REBOUND - 10
First of all, the physical appearance of the 19 RM-Z250 in my eyes is a thing of beauty, Suzuki has always produced great looking race bikes, and there is no doubt style wise they have nailed this bike, which looks identical to its bigger brother.
With the two bikes now sharing the majority of parts, including all plastics, the overall finish to the 250 is immaculate, with each piece of bodywork and plastics seamlessly sliding into each other, making this the best finished Suzuki to date.
Like Tim, before I headed out aboard the all-new Suzuki RM-Z250, I spent some time getting re-acquainted with the 2018 Model, a bike I was personally a big fan of. Actually, I have always been a fan of the RMZ-250 bikes having both a 2012 and 2014 models.
Cutting some laps on the 18, I remembered just how much I enjoyed riding the RM-Z, it has always been a great handling machine, with enough power to keep a C grade level rider happy, though somewhat down compared to the current line-up of 250F motocross bikes on the market.
The one thing I did note riding the 18 again, was the feel of the Air-Fork.
Its funny up until this year the last time I owned a bike with a spring for, was the 2014 RM-Z250 I had, since then I had been on nothing but air, running the a combination of Showa air forks that I was not the biggest fan of, the WP air fork which I did not mind and a small about of riding on the KYB air fork which again I did not mind, but coming back to that same fork after spending all of this year on a KYB spring for, the KYB air fork no longer felt as plush as I remembered it!
After spending a bit of time cutting laps on the 18, I was able to get my hands on the all-new model and hit the perfectly prepared Park4MX track that had formed up just niceley after the mornings riding.
Heading out on track, the bike while feeling a little different to actually sit on, it still had the “Suzuki” feel to it, that lightweight, agile and narrow package that wants to be driven hard into a turn.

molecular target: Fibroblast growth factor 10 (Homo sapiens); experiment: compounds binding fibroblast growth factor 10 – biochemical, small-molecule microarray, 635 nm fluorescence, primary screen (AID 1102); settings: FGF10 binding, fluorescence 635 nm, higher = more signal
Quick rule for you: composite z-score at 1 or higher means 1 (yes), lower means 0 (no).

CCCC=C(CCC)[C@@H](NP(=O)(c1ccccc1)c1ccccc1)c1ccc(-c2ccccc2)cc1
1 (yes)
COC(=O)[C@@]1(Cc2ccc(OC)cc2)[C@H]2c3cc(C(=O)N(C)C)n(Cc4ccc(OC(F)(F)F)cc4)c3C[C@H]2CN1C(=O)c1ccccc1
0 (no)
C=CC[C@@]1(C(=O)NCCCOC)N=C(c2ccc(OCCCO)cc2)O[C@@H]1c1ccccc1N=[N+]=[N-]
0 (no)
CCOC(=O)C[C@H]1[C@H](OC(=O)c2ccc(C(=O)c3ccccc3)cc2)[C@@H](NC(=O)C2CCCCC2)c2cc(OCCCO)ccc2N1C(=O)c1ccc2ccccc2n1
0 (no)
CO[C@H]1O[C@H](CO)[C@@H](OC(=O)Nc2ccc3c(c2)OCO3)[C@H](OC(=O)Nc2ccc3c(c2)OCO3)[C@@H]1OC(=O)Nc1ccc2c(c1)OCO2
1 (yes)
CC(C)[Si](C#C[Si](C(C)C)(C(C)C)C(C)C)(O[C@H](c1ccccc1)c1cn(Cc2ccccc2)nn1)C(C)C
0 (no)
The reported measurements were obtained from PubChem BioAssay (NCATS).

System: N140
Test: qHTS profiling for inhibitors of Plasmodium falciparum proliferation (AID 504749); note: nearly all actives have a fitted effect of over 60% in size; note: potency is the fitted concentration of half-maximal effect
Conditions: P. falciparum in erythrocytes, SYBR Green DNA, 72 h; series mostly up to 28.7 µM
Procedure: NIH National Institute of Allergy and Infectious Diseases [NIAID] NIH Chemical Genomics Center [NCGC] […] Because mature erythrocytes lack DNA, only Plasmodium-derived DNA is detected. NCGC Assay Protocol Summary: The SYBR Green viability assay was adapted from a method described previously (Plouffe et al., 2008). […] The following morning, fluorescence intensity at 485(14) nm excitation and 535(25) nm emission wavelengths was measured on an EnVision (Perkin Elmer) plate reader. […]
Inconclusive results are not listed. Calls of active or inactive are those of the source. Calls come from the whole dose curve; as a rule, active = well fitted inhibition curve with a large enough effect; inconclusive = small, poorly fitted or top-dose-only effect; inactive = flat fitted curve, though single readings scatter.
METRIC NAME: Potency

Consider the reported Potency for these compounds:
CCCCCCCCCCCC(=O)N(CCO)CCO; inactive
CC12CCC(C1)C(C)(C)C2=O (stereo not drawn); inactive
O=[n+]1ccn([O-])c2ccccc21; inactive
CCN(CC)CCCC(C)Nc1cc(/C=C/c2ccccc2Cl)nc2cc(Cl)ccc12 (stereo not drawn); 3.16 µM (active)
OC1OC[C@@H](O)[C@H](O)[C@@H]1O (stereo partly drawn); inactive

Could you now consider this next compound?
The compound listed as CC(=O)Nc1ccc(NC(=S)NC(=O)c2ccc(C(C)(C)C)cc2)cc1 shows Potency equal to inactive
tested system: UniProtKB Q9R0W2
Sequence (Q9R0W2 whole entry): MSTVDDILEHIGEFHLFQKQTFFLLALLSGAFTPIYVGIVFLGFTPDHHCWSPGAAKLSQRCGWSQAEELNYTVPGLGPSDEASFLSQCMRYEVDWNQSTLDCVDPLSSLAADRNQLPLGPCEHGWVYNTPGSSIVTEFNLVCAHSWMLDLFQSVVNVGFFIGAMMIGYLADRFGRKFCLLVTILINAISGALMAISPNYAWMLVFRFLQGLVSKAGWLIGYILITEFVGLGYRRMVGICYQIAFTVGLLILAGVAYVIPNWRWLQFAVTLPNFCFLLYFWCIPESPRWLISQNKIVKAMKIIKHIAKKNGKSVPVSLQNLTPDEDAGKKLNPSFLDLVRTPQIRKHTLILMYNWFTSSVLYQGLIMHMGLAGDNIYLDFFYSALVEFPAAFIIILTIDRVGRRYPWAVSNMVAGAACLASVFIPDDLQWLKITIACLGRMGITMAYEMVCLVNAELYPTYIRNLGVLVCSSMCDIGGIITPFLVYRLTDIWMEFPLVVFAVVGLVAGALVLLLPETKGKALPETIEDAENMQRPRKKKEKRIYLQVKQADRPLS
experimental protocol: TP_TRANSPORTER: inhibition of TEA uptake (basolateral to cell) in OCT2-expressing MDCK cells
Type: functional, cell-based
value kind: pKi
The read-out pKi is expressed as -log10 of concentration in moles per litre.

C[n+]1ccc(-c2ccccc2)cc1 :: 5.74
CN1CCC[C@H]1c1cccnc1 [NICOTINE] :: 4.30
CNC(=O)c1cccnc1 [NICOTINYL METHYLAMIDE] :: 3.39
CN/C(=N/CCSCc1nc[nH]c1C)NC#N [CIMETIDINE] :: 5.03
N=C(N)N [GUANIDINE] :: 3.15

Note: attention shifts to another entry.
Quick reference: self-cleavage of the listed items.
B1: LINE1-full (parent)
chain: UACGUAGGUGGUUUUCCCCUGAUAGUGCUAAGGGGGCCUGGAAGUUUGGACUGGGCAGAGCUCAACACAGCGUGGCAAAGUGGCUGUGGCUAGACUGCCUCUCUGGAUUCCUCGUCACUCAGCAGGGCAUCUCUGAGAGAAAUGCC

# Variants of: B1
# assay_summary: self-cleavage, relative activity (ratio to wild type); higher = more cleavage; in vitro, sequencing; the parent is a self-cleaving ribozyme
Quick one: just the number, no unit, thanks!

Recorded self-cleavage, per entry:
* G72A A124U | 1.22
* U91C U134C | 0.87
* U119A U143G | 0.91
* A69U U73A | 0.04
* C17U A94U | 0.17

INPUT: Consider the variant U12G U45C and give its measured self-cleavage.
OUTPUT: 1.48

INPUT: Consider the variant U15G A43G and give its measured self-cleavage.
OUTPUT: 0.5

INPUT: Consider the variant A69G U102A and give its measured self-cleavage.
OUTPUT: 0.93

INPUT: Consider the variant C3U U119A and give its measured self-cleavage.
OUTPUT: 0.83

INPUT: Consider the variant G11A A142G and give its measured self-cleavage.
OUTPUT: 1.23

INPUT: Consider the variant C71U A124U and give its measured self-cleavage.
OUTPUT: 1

While the bike has not always been the lightest on paper, Suzuki knows how to make a bike that feels light between your legs and turns in exactly how you want it to.
In terms of tipping into a turn, it was not head and shoulders better than the 18 model, but that did not come as a surprise as the previous bike already done that better than most, actually probably the best out of all the bikes I have ridden. Where the significant improvement came on this new model was on exiting a turn, but again not so much to do with the updated chassis.
The big difference for myself came from the new engine package and gearing.
The Park4 track has some great corner combinations, probably none better than a section near the end of the track that comprises a deep loamy left-hand turn, followed by a short straight then a quick left hand into the right-hand combination, that always forms up with good inside line ruts.
In the S bend section aboard the 18 model, there was no way of getting through the two turns without a gear change. The 18 would not pull third gear through both corners, and if you changed back down to second entering the first turn, by the time you were halfway to three-quarters of the way out of the second turn the bike was out of legs and you needed third.
Aboard the 19 it was a different story, between the combination of the extra power and the change of gearing on the new bike, making second gear a little taller, I was able to kick back to second gear and drive through both corners, focusing on the turns themselves with the bike having enough pull to hold second gear until the exit of the second turn.